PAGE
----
Schistosomiasis is a trematode infectious disease affecting millions of individuals in the world, it is second to malaria [MacManus 2018]. Sub-Saharan Africa bears 85% of schistosomiasis global burden with intestinal and urogenital as the common forms [WHO Epidemiology Factsheet, 2018]. The World Health Organization (WHO) recognizes schistosomiasis as one of the 17 neglected tropical diseases (NTDs), which are mostly persistent and prevalent in people and communities living in poverty and social exclusion, and jointly affects more than 1 billion people worldwide. It is estimated that schistosomiasis infects more than 200 million people globally and causes an annual loss of between 1.7 and 4.5 million disability adjusted life years (DALYs)

Human schistosomiasis is transmitted by skin contact with infested waters [WHO FGD Atlas, 2015]. FGS is associated with infertility, dyspareunia and symptoms mimicking sexually transmitted infections (STIs) It is a risk factor for HIV transmission (Downs et al, 2011, Kjetland et al, 2006, Wall et al, 2019), and is associated with human papillomavirus (HPV) and cervical cancer (Rafferty et al., in preparation).


In Malawi, urinary schistosomiasis caused by Schistosoma haematobium is highly prevalent in the lakeshore and southern region districts, while intestinal schistosomiasis caused by Schistosoma mansoni predominates on the central plains and in the northern region’s districts. According to the 2015-2016 MDHS survey the HIV prevalence rate for Mangochi district stands at 10.1% however the district coverage is higher as compared to the national coverage which is at 8.8%. Apart from HIV & AIDS, tuberculosis, malaria and cholera are the other major communicable diseases in the district.

The main Neglected Tropical Disease (NTD) that affects the population in Mangochi is schistosomiasis, there is high prevalence due to community use of polluted waters (swimming, cultivating), poor hygienic practices and refusal of the community to take praziquantel drugs during Mass Drug Administration (MDA) campaigns. Mass drug administration is the main strategy used for controlling some of the neglected tropical diseases in Malawi.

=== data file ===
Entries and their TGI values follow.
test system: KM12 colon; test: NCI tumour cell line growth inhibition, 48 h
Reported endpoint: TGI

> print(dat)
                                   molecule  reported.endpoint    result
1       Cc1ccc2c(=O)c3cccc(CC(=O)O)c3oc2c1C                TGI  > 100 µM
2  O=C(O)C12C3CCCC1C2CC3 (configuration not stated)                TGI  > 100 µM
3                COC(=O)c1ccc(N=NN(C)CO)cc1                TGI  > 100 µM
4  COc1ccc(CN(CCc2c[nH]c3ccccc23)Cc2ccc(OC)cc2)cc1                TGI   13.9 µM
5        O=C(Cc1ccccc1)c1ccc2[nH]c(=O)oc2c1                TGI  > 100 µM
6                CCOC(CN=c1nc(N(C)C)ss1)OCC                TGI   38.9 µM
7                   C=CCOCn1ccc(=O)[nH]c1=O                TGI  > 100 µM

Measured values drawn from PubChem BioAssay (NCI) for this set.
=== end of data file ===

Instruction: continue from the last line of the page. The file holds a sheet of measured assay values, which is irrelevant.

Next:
BICO received funding from Foreign, Commonwealth, and Development Office (FCDO) in conjunction with Zambart in Zambia and Catholic University of Health and Allied Sciences in Tanzania to conduct an assessment of the challenges women face when accessing female genital schistosomiasis health care services. This study was implemented in Mangochi district, under Koche Health centre, where 5 villages surrounding the centre were selected. The selected villages were michesi, mtyala, chipoka, chipala and mpalilo. 

Community sensitization  

 The five villages were sensitized on FGS using a youth drama group based at Koche Health Center. Before the drama group could start performing, meetings were conducted with village chiefs to sensitize them on the planned activity. This was also the first step in community entry. Meetings with the chiefs were conducted on 2nd and 3rd August, 2021. The meetings were conducted by the BICO team and the senior H.S.A for Koche. Community sensitization using the dram group started on 4th to 7th August, 2021. The community education was done as one way of raising awareness so that women could go for screening at Maldeco clinic which is located within MAldeco trading center area. The koche youth drama group performed in different places of the community on FGS messages explaining the symptoms and signs of schistosomiasis (likodzo), the implication it brings to women if not treated, and the treatment they need. The BICO team helped with answering any of the questions that the audience had at all the venues. 

Health Intervention Screening

Koche Health Center catchment area has a population of more than 66,000 people. Only five villages were selected to take part in the study. This area was selected because of its high burden of schistosomiasis.

The actual screening exercise was conducted from 9th August to 3rd September; 2021. Screening was done only to adolescent girls above the age of 16 years, women of child bearing age and elderly women. The activity also focused on advising the participants on female genital schistosomiasis and also answering questions on the same topic. Contacts details for each participant were recorded so that feedback could easily be given. There was low turn up in the first week; this resulted in putting more effort on mobilization using a mobile PA system in the second week and turn-up improved. Women whose urine tested Positive for Schistosomiasis eggs were treated with prazequantel.  

Positive aspect

  • Positive turn out from both adolescent girls and women in the community during the other weeks of screening after intensive awareness about the disease, the implication it brings if left untreated.